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Can Learning Geographic Information Systems be Improved for Interdisciplinary Researchers? A Comparative Study of Formal/Informal Learning Approaches and the Relevance of Context

Rickles, Patrick Ronald; (2019) Can Learning Geographic Information Systems be Improved for Interdisciplinary Researchers? A Comparative Study of Formal/Informal Learning Approaches and the Relevance of Context. Doctoral thesis (Ph.D), UCL (University College London). Green open access

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In an increasingly complex world, interdisciplinary approaches in research are becoming necessary to address challenges faced by modern society. Universities are progressively acknowledging this and new collaborative opportunities are being recognised between disciplines. When undertaking Interdisciplinary Research (IDR), words may not have the same meaning in other disciplines and, if a commonly understood methodology of work is not established, there may be confusion or serious misunderstandings. IDR comes with a unique set of challenges and suggested solutions; however, that does not mean they may be implemented so easily. The field of Geography lends itself well to IDR, as it has been described as an integrator for other disciplines. Therefore, a Geographic Information System (GIS) as a spatial analysis tool from Geography may be aligned for IDR. However, GIS in IDR adds another dimension of complexity, as those who need to learn it may have difficulties doing so. GIS educators and educational materials try to help quickly skill people up in new areas; however, how are these efforts perceived by interdisciplinary researchers and can they be improved upon? This research begins by highlighting that challenges in IDR, which relate to issues including conflicts or gaps of knowledge between disciplines, time constraints, differing agendas or personality conflicts. These may be addressed through training and building relationships with other learners. To understand the concepts of learning, various educational theories and learning approaches were reviewed to ascertain ways of framing and presenting educational resources. From older theories, such as behaviourism, to more contemporary ones, such as context based learning, educators can improve their practices and materials to hopefully better suit the learner by understanding who the learner is, what they wish to learn and how they would go about learning it (in this case, GIS). Determining which GIS concepts are of interest to interdisciplinary learners required the use of a standard structure to investigate them. International GIS curricula were evaluated, which included the NCGIA Core Curriculum and its successor the Geographic Information Science and Technology Body of Knowledge. The Knowledge Areas and descriptions of topics from the latter were selected to frame concepts in a flexible way for activity contexts for this research. With challenges in IDR and suggested solutions highlighted as well as categories of GIS concepts to explore, an analysis of existing IDR studies that used GIS is carried out to determine current approaches to using GIS and where they succeed and fail. This involved gathering information from relevant research articles by mining Google Scholar and a year-long survey, administered online, that asked interdisciplinary researchers that learned GIS how they went about doing so. A more in-depth exploration was then carried out through a series of interviews with interdisciplinary researchers to understand why they learned GIS in the way they did and the contexts they applied it in. Additionally, a review of learning diaries kept by GIS learners to provide insight into their own learning process was carried out. Overview findings from Google Scholar and the survey show difficulties come from gaps in knowledge around GIS and that training opportunities are looked upon favourably. The interviews and learning diaries highlighted that people believed face-to-face training was a time efficient manner of learning, in comparison to informal methods (e.g. internet searches, watching videos, etc.). Altogether, the results showed interest in web GIS platforms and using a GIS to create, analyse and visualise contextually relevant data, which related back to core concepts from the Geographic Information Science & Technology Body of Knowledge. Based on these findings, an online resource was developed to teach GIS concepts identified as important to interdisciplinary researchers, through contextually relevant lessons, minimising on extra-disciplinary information and simplifying GIS terms. This was used to explore contextual relevance of lessons and formal and informal learning approaches with interdisciplinary researchers. It was found that while context may play a role, motivation for learning GIS may be a more important factor. Additionally, training resources must be mindful about language used to improve understanding. This work provides guidance on what to change for GIS learning materials and teaching approaches to better accommodate IDR and learners outside the discipline.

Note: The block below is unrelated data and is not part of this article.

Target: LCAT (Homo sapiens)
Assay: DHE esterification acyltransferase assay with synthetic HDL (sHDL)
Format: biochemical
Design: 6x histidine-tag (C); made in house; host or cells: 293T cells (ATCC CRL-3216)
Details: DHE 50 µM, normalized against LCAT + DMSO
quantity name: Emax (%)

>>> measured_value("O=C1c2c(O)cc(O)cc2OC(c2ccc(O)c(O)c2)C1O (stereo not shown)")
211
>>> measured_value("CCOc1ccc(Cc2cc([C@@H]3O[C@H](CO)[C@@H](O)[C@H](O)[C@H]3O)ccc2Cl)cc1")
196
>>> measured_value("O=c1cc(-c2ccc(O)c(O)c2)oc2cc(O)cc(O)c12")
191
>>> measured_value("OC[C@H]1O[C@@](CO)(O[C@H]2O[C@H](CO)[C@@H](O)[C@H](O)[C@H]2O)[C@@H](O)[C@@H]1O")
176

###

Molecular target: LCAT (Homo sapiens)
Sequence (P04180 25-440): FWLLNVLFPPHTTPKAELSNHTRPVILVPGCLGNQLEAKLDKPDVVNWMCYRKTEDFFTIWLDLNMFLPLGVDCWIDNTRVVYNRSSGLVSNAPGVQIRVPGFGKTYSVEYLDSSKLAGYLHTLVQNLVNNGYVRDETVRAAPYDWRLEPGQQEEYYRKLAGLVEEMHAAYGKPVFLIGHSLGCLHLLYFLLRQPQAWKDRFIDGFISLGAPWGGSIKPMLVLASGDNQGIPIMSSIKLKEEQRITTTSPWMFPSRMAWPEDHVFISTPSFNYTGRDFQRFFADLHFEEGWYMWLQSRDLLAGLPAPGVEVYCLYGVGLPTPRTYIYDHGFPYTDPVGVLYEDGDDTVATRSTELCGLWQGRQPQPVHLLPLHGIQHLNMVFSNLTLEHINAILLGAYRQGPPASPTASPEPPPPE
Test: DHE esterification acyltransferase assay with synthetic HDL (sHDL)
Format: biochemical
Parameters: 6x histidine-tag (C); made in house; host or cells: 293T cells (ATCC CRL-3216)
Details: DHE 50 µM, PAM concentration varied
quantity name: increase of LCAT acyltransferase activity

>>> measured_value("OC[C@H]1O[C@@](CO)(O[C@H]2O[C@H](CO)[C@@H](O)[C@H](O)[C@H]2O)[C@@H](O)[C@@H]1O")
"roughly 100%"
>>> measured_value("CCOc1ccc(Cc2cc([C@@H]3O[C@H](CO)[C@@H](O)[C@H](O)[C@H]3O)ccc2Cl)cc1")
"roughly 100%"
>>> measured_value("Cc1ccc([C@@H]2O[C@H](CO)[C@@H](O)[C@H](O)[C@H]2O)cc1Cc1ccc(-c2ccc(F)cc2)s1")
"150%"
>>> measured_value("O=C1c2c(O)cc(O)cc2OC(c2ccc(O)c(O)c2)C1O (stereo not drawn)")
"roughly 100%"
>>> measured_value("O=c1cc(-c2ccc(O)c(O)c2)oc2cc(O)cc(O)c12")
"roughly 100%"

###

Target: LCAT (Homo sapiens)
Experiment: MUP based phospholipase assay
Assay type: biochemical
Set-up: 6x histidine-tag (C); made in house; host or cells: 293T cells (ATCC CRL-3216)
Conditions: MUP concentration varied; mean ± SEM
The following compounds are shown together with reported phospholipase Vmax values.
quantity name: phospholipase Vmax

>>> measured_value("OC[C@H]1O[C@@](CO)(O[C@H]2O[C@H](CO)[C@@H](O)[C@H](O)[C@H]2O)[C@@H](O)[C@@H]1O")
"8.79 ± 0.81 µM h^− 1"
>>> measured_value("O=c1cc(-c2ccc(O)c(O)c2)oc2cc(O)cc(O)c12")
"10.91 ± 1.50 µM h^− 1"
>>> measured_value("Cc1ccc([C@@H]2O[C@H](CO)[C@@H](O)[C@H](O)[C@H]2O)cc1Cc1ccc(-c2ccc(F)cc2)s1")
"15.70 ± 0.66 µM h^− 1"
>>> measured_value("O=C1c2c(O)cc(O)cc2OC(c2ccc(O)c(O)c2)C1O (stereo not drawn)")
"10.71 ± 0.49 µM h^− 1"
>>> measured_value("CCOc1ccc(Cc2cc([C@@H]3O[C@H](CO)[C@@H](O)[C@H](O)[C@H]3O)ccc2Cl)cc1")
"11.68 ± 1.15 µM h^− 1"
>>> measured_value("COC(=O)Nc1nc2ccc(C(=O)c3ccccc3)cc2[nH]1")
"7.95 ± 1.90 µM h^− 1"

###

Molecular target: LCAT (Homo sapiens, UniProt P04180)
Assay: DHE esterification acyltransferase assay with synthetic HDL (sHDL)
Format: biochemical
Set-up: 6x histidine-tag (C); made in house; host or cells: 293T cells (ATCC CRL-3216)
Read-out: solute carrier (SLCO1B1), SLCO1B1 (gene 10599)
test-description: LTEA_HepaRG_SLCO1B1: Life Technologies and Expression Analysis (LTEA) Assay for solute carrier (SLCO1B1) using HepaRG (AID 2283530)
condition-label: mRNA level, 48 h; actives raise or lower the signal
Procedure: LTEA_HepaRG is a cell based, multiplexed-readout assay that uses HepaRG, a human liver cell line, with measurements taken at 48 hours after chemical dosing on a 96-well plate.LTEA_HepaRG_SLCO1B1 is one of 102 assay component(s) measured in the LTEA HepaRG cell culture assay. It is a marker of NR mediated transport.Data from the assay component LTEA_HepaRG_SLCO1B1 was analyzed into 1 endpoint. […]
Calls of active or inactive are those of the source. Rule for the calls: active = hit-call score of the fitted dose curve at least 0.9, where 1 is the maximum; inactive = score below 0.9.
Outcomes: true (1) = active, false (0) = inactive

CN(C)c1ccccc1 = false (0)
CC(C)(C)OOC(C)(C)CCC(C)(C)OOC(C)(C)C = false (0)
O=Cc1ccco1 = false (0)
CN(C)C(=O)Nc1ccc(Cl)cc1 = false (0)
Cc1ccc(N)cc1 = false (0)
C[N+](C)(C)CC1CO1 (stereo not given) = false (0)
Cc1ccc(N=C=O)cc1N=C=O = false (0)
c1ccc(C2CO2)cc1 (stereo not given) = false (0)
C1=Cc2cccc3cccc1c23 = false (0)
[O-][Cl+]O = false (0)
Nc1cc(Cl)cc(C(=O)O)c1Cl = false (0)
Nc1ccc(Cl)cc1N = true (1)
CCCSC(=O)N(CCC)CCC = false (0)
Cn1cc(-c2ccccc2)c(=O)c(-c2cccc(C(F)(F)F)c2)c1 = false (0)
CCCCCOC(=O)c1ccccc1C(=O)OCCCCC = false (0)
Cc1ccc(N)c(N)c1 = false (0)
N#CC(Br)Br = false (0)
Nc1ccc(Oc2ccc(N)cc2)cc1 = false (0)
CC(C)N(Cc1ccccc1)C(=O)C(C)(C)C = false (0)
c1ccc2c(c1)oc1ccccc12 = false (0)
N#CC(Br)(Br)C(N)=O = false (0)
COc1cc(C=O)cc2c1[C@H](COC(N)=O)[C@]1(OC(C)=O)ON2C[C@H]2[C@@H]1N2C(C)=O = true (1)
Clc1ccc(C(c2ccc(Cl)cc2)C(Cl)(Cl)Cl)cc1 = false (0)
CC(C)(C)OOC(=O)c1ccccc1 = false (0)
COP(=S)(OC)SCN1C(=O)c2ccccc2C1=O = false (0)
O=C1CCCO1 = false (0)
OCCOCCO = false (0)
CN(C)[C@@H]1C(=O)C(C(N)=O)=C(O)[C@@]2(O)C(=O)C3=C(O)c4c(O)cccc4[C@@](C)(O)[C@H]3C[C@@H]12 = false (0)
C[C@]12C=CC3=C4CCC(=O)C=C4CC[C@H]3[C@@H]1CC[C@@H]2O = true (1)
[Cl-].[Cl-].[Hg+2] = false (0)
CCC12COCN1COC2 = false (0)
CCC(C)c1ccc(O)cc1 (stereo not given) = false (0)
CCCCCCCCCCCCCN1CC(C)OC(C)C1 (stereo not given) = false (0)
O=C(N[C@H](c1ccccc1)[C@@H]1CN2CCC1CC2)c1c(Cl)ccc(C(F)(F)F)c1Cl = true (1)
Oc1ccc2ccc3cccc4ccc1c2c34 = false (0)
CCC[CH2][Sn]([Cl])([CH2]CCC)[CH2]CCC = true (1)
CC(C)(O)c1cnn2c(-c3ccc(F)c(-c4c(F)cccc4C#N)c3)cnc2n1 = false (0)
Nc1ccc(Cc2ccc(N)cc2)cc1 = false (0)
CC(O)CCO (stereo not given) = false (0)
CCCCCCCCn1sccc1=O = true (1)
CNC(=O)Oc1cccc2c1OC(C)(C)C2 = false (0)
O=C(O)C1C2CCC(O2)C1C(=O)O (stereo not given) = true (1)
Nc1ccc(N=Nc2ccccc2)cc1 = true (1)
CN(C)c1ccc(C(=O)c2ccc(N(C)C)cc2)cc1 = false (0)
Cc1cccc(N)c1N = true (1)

Type: Thesis (Doctoral)
Qualification: Ph.D
Title: Can Learning Geographic Information Systems be Improved for Interdisciplinary Researchers? A Comparative Study of Formal/Informal Learning Approaches and the Relevance of Context
Event: UCL (University College London)
Open access status: An open access version is available from UCL Discovery
Language: English
Additional information: Copyright © The Author 2019. Original content in this thesis is licensed under the terms of the Creative Commons Attribution 4.0 International (CC BY 4.0) Licence (https://creativecommons.org/licenses/by/ 4.0/). Any third-party copyright material present remains the property of its respective owner(s) and is licensed under its existing terms. Access may initially be restricted at the author’s request.
Keywords: Interdisciplinary Research, GIS Education, Context Based Learning, Online Tutorials
UCL classification: UCL
UCL > Provost and Vice Provost Offices
UCL > Provost and Vice Provost Offices > UCL BEAMS
UCL > Provost and Vice Provost Offices > UCL BEAMS > Faculty of Engineering Science
URI: https://discovery.ucl.ac.uk/id/eprint/10069057